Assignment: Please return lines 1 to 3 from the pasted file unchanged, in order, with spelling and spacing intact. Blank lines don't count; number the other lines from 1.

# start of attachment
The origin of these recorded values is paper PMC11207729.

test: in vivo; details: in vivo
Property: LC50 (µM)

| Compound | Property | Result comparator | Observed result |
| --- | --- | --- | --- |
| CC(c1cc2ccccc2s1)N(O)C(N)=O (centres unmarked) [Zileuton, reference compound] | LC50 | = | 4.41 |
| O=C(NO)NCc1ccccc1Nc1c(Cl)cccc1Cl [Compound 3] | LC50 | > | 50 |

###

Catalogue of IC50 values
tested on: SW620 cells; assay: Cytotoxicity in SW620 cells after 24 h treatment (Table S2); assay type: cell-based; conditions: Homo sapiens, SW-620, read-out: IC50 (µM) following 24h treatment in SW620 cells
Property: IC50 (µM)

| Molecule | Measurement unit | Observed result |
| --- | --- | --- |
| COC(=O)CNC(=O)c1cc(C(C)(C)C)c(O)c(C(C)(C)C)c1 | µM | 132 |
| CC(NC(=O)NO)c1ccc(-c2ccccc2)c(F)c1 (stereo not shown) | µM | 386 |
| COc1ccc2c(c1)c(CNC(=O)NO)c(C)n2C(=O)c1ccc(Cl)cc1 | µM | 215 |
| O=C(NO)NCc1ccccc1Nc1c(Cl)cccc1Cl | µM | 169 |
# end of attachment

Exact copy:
The origin of these recorded values is paper PMC11207729.

test: in vivo; details: in vivo
Property: LC50 (µM)